He did it his way
British documentarian Marcel Theroux's investigation into this state's criminal-justice system is called The Texas Solution, but the first half of it could just as easily be dubbed The Texas Myth.
With a tourist's wide-eyed naïvete, Theroux sees every Lone Star fringe movement as a modern-day reflection of the old-West mentality. He compares the vigilante group Bikers Against Child Abuse to frontier cowboys meting out justice and riding off into the sunset. While attending a self-defense class heavy on the use of firearms, Theroux - who'd probably spent an entire week in this state at that point - assures his UK audience that this renegade group represents the true spirit of Texas.
He also offers amusingly sweeping generalizations: "In Texas, forgiveness does not mean mercy." When talking about death-penalty sentences in Houston, he earnestly says, "More than half of the judges in this district are women, but there's nothing particularly feminine about the county's zeal to use the death penalty."
During a visit to the Carol S. Vance Unit, Bush's much-hyped attempt at rehabilitation through born-again Christianity, Theroux admits to being moved by the sight of formerly violent criminals exultantly singing church hymns, but also finds "something profoundly weird" about Bush's own faith being imposed on a state-run criminal-detention program.
By the end of the documentary, he wonders if the state's short-term crime reduction has come at the expense of its long-term health. At that point, Theroux sounds like he really understands Texas.
One of the first rules of media-wrangling for politicians is to always respond to the question you wish you'd been asked, not the one you actually were asked. In Business, Texas Style, a German-made documentary about Bush's corporate entanglements, we see Bush apply this lesson at a presidential press conference.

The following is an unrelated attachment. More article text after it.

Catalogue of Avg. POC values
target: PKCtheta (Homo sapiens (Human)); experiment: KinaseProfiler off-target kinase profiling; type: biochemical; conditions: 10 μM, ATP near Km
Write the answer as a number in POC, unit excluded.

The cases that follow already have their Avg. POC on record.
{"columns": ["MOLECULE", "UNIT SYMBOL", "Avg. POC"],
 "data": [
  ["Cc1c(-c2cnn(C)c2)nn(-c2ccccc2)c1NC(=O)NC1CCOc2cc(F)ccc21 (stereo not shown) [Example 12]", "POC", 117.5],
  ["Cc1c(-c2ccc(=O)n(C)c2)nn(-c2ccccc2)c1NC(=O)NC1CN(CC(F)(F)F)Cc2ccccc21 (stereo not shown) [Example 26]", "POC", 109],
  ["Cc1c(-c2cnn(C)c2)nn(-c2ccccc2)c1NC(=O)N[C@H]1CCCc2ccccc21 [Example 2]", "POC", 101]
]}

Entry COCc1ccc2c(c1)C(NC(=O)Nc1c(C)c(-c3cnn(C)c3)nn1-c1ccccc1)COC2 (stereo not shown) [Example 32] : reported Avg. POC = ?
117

When he's questioned about lingering suspicions that he engaged in insider trading in the early '90s while on the board of Harken Energy Corporation, he immediately sidesteps the question by blasting his opponents for making political hay of the issue. But in a skillfully edited montage, the White House press corps refuses to let up, and Bush squirms with obvious discomfort.
In its own way, this scene tells us more than the ardent critiques of people such as former Texas Agriculture Commissioner Jim Hightower and Alexandra Robbins, author of Secrets of the Tomb, an exposé of Bush's participation in Yale University's secretive Skull and Bones organization. It pokes massive holes in the carefully cultivated image of Bush as a straight shooter, an uncomplicated man incapable of conscious deception.
The big issue behind Business, Texas Style is that Bush owes his very career to crony capitalism, and it raises worthy questions about the power of lobbyists in Texas state politics, and the revolving-door maneuvers of Dick Cheney, which allowed him to move back and forth between the public and private sectors, using old government connections to win lucrative contracts for Halliburton, and then granting a no-bid contract to the company when he returned to government.
Most persuasively, Kevin Phillips, a disaffected Republican author, compares Bush's corporate dealings to the actions of the early 20th-century robber barons, finally arguing that the Enron scandal - and Bush's indebtedness to the oil conglomerate - signifies an unprecedented threat to American politics. l
The Texas Solution and Business, Texas Style, air this month on Trio, Digital Cable Channel 233, as part of its "Texas - America Supersized" month of progrramming. For information on airdates and times, contact your local cable provider, or visit www.triotv.com.